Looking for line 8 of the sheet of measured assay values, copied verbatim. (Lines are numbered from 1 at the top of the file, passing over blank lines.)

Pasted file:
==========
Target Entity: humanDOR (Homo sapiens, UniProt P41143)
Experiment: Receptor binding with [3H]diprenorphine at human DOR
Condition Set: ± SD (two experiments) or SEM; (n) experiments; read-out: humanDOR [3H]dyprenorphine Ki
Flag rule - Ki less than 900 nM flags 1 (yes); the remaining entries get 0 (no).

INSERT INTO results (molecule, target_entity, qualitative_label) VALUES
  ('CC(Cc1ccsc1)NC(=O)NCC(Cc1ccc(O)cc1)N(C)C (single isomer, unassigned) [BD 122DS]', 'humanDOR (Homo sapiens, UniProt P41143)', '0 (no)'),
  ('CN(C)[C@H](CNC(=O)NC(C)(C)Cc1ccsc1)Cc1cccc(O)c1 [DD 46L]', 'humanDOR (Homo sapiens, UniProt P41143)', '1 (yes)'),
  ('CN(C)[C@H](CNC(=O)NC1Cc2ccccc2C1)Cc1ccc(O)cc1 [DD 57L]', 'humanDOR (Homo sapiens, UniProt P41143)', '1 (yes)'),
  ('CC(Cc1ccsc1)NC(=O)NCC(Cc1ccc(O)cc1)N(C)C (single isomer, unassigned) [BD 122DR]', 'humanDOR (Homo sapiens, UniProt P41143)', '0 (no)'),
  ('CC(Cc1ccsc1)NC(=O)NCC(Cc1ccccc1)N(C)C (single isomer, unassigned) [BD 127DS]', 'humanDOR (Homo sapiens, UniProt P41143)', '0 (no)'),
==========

  ('CN(C)[C@H](CNC(=O)NC1Cc2ccccc2C1)Cc1ccc(O)cc1 [DD 57L]', 'humanDOR (Homo sapiens, UniProt P41143)', '1 (yes)'),